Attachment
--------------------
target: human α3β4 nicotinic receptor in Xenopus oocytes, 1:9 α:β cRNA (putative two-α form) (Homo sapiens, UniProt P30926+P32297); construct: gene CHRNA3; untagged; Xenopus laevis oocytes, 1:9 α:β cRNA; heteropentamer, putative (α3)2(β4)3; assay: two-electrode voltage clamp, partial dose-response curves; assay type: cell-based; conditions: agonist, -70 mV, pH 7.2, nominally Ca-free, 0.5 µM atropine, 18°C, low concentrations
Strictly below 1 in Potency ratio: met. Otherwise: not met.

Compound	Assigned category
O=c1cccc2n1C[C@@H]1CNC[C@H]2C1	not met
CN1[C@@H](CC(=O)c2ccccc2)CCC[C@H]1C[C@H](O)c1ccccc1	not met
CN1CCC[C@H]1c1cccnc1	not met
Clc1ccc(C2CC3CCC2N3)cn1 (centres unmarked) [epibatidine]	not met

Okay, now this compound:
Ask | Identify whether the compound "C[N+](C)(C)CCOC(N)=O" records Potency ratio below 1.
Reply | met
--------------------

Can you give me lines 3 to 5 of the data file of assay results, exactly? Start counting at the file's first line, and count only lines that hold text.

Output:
Compound	Assigned category
O=c1cccc2n1C[C@@H]1CNC[C@H]2C1	not met
CN1[C@@H](CC(=O)c2ccccc2)CCC[C@H]1C[C@H](O)c1ccccc1	not met